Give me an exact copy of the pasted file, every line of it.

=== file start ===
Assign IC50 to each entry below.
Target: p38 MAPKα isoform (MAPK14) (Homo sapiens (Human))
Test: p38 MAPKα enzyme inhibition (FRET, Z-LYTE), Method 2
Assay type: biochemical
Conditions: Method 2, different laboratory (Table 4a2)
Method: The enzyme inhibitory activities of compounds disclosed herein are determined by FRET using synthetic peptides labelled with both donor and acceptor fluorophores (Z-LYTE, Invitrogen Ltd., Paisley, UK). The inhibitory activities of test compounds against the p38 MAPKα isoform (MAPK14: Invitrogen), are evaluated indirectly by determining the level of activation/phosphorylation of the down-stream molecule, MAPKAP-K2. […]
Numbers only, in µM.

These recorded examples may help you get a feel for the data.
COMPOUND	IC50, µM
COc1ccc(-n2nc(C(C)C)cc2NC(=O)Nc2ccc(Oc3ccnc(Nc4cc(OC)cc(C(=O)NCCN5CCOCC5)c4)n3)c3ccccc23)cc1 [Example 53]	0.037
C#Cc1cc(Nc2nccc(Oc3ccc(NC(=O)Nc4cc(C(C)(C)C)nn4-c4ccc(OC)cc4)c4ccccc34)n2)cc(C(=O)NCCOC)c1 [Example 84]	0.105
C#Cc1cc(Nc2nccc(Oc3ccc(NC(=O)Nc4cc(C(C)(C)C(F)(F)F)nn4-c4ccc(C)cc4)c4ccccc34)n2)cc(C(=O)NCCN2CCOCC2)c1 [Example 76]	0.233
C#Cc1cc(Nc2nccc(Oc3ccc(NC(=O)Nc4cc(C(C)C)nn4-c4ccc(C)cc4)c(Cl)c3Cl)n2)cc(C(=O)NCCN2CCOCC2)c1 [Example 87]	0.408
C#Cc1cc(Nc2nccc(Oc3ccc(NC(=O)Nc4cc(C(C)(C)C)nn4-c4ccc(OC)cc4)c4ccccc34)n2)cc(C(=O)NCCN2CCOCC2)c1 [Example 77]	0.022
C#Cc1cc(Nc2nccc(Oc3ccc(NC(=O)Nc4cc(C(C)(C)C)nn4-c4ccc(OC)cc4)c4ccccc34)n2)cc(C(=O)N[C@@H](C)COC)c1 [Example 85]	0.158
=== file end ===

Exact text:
Assign IC50 to each entry below.
Target: p38 MAPKα isoform (MAPK14) (Homo sapiens (Human))
Test: p38 MAPKα enzyme inhibition (FRET, Z-LYTE), Method 2
Assay type: biochemical
Conditions: Method 2, different laboratory (Table 4a2)
Method: The enzyme inhibitory activities of compounds disclosed herein are determined by FRET using synthetic peptides labelled with both donor and acceptor fluorophores (Z-LYTE, Invitrogen Ltd., Paisley, UK). The inhibitory activities of test compounds against the p38 MAPKα isoform (MAPK14: Invitrogen), are evaluated indirectly by determining the level of activation/phosphorylation of the down-stream molecule, MAPKAP-K2. […]
Numbers only, in µM.

These recorded examples may help you get a feel for the data.
COMPOUND	IC50, µM
COc1ccc(-n2nc(C(C)C)cc2NC(=O)Nc2ccc(Oc3ccnc(Nc4cc(OC)cc(C(=O)NCCN5CCOCC5)c4)n3)c3ccccc23)cc1 [Example 53]	0.037
C#Cc1cc(Nc2nccc(Oc3ccc(NC(=O)Nc4cc(C(C)(C)C)nn4-c4ccc(OC)cc4)c4ccccc34)n2)cc(C(=O)NCCOC)c1 [Example 84]	0.105
C#Cc1cc(Nc2nccc(Oc3ccc(NC(=O)Nc4cc(C(C)(C)C(F)(F)F)nn4-c4ccc(C)cc4)c4ccccc34)n2)cc(C(=O)NCCN2CCOCC2)c1 [Example 76]	0.233
C#Cc1cc(Nc2nccc(Oc3ccc(NC(=O)Nc4cc(C(C)C)nn4-c4ccc(C)cc4)c(Cl)c3Cl)n2)cc(C(=O)NCCN2CCOCC2)c1 [Example 87]	0.408
C#Cc1cc(Nc2nccc(Oc3ccc(NC(=O)Nc4cc(C(C)(C)C)nn4-c4ccc(OC)cc4)c4ccccc34)n2)cc(C(=O)NCCN2CCOCC2)c1 [Example 77]	0.022
C#Cc1cc(Nc2nccc(Oc3ccc(NC(=O)Nc4cc(C(C)(C)C)nn4-c4ccc(OC)cc4)c4ccccc34)n2)cc(C(=O)N[C@@H](C)COC)c1 [Example 85]	0.158